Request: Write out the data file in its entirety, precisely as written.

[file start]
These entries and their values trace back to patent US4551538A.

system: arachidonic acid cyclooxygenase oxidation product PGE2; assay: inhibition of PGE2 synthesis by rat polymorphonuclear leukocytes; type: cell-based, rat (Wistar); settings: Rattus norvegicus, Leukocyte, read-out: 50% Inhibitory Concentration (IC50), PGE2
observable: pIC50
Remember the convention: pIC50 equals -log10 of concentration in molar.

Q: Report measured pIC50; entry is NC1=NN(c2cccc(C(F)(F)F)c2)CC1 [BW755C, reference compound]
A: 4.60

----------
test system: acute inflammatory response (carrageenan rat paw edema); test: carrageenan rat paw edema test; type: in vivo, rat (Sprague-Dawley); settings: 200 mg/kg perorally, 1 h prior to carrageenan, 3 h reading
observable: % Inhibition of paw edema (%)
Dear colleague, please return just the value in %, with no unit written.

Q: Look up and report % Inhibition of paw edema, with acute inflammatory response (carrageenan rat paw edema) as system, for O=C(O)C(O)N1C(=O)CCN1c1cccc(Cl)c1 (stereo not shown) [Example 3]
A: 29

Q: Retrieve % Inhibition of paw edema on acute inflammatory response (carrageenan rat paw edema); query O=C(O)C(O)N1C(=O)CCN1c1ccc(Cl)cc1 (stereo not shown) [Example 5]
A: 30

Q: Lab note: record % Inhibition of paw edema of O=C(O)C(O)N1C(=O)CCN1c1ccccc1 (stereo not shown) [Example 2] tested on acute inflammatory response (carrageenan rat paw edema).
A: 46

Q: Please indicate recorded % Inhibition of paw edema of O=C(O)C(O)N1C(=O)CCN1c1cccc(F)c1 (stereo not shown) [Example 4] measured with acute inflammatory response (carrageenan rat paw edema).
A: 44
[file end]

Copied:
These entries and their values trace back to patent US4551538A.

system: arachidonic acid cyclooxygenase oxidation product PGE2; assay: inhibition of PGE2 synthesis by rat polymorphonuclear leukocytes; type: cell-based, rat (Wistar); settings: Rattus norvegicus, Leukocyte, read-out: 50% Inhibitory Concentration (IC50), PGE2
observable: pIC50
Remember the convention: pIC50 equals -log10 of concentration in molar.

Q: Report measured pIC50; entry is NC1=NN(c2cccc(C(F)(F)F)c2)CC1 [BW755C, reference compound]
A: 4.60

----------
test system: acute inflammatory response (carrageenan rat paw edema); test: carrageenan rat paw edema test; type: in vivo, rat (Sprague-Dawley); settings: 200 mg/kg perorally, 1 h prior to carrageenan, 3 h reading
observable: % Inhibition of paw edema (%)
Dear colleague, please return just the value in %, with no unit written.

Q: Look up and report % Inhibition of paw edema, with acute inflammatory response (carrageenan rat paw edema) as system, for O=C(O)C(O)N1C(=O)CCN1c1cccc(Cl)c1 (stereo not shown) [Example 3]
A: 29

Q: Retrieve % Inhibition of paw edema on acute inflammatory response (carrageenan rat paw edema); query O=C(O)C(O)N1C(=O)CCN1c1ccc(Cl)cc1 (stereo not shown) [Example 5]
A: 30

Q: Lab note: record % Inhibition of paw edema of O=C(O)C(O)N1C(=O)CCN1c1ccccc1 (stereo not shown) [Example 2] tested on acute inflammatory response (carrageenan rat paw edema).
A: 46

Q: Please indicate recorded % Inhibition of paw edema of O=C(O)C(O)N1C(=O)CCN1c1cccc(F)c1 (stereo not shown) [Example 4] measured with acute inflammatory response (carrageenan rat paw edema).
A: 44